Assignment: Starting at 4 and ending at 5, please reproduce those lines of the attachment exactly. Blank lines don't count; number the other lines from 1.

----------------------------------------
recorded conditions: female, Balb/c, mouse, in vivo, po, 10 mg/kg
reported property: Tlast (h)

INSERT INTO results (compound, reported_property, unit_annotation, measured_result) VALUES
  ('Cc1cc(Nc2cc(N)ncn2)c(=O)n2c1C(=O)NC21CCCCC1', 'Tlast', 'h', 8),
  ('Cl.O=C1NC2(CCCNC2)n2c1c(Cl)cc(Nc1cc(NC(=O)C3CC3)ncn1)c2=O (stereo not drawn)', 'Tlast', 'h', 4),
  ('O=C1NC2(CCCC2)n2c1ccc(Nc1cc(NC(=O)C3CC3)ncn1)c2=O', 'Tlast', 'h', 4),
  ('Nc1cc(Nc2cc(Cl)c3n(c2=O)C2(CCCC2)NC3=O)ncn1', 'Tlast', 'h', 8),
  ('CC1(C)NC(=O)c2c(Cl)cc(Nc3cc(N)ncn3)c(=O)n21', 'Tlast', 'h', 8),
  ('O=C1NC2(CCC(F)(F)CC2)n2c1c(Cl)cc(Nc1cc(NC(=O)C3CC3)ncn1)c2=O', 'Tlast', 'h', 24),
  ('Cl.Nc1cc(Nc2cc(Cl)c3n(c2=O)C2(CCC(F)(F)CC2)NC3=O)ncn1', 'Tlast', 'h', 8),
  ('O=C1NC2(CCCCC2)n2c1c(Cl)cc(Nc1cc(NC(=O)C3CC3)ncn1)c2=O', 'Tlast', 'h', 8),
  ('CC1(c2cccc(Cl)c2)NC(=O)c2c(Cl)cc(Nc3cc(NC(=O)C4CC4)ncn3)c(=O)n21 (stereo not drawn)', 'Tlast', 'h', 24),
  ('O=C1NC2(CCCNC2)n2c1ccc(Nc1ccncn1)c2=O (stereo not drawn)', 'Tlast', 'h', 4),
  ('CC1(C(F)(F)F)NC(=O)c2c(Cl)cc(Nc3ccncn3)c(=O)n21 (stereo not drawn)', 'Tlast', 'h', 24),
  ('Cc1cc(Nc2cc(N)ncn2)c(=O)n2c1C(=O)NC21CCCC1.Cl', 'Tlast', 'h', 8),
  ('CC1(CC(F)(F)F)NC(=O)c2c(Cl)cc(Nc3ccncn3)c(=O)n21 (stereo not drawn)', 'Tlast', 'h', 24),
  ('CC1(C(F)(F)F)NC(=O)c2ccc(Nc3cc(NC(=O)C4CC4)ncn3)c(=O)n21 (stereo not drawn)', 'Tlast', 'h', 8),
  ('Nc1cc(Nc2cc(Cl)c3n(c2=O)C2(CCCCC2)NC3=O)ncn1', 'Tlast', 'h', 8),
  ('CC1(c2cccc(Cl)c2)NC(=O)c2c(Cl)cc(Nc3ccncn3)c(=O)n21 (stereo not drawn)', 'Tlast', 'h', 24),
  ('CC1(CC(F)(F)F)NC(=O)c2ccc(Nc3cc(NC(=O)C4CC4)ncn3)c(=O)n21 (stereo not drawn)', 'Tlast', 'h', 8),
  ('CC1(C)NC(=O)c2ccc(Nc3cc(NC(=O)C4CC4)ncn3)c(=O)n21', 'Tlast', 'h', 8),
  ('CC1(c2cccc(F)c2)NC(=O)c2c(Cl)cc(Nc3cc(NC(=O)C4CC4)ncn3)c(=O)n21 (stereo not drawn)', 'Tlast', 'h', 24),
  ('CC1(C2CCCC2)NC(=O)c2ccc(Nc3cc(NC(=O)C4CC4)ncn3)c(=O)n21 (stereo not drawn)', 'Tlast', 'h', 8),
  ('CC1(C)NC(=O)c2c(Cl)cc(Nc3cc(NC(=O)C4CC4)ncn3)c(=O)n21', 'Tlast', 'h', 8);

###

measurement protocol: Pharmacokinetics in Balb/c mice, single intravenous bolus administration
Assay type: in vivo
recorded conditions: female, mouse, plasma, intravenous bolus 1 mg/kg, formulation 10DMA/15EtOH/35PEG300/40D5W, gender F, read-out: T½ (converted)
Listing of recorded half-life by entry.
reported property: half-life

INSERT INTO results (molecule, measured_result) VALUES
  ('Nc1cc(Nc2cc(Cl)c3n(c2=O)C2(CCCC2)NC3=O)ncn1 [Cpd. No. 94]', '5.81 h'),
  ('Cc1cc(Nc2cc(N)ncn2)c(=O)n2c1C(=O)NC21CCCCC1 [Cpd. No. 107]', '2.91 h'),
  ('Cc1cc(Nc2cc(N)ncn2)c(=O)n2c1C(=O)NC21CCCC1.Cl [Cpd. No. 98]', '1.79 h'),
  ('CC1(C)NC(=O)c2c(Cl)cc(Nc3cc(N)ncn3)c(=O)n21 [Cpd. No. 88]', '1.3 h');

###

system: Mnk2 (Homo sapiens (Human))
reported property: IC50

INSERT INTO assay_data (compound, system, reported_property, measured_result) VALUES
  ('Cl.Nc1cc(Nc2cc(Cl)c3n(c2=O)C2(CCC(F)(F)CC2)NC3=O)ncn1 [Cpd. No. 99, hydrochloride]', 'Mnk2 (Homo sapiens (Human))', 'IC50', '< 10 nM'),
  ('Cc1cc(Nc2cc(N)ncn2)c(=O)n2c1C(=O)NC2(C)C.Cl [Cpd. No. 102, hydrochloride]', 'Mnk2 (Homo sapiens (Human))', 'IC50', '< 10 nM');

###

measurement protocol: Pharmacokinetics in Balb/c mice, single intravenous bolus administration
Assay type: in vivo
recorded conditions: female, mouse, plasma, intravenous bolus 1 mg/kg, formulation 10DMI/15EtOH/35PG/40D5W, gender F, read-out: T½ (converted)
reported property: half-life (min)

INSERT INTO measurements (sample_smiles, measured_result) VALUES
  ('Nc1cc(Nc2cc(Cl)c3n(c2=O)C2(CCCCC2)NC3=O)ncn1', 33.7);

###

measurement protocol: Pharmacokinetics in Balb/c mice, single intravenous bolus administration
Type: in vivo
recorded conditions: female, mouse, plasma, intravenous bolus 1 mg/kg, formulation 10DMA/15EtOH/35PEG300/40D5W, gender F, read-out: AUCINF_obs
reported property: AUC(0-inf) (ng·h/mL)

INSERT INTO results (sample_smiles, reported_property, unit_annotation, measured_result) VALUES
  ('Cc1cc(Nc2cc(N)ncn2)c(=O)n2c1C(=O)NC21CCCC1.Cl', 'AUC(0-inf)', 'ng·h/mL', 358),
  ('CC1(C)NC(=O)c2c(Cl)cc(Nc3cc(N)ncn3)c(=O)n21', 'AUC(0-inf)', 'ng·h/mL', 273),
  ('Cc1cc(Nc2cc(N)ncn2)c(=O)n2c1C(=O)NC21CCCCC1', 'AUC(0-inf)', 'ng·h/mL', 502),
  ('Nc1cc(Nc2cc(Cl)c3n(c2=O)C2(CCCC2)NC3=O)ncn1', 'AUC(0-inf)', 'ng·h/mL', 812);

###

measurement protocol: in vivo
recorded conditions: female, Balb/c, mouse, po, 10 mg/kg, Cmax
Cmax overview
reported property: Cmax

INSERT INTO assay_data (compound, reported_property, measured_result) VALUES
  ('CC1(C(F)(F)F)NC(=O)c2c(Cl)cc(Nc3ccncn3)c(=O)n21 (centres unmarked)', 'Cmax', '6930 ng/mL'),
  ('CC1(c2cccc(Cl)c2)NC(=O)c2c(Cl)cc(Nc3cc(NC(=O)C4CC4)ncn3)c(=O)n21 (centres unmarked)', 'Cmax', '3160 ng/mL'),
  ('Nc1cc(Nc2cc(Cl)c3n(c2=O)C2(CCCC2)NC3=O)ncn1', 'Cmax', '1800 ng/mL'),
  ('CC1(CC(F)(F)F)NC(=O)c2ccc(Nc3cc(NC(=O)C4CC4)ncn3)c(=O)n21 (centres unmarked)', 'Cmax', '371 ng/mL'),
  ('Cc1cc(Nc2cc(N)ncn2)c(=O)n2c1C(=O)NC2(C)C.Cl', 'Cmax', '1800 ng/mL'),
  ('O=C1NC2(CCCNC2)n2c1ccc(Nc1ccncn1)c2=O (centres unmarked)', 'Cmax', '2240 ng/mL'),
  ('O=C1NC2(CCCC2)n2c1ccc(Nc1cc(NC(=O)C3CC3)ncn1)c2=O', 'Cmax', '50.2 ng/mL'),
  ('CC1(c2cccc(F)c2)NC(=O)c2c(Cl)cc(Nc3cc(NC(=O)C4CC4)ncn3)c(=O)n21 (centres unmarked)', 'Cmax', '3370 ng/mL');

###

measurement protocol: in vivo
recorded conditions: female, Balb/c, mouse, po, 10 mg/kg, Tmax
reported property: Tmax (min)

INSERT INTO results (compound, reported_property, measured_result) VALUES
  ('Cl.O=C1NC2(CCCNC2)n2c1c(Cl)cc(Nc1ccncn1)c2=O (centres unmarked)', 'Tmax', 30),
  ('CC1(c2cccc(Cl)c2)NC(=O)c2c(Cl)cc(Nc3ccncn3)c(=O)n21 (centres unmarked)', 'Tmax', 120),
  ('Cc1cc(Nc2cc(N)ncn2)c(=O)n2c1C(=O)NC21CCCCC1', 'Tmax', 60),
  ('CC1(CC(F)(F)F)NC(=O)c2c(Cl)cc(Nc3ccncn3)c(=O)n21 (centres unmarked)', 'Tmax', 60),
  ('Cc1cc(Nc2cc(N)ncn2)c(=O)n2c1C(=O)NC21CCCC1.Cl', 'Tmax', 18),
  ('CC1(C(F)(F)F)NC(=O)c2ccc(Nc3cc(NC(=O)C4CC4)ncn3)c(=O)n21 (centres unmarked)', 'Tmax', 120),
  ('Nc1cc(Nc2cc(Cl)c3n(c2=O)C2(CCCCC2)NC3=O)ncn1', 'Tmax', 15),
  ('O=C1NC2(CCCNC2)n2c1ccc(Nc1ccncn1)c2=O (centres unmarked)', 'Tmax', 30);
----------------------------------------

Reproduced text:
  ('Cc1cc(Nc2cc(N)ncn2)c(=O)n2c1C(=O)NC21CCCCC1', 'Tlast', 'h', 8),
  ('Cl.O=C1NC2(CCCNC2)n2c1c(Cl)cc(Nc1cc(NC(=O)C3CC3)ncn1)c2=O (stereo not drawn)', 'Tlast', 'h', 4),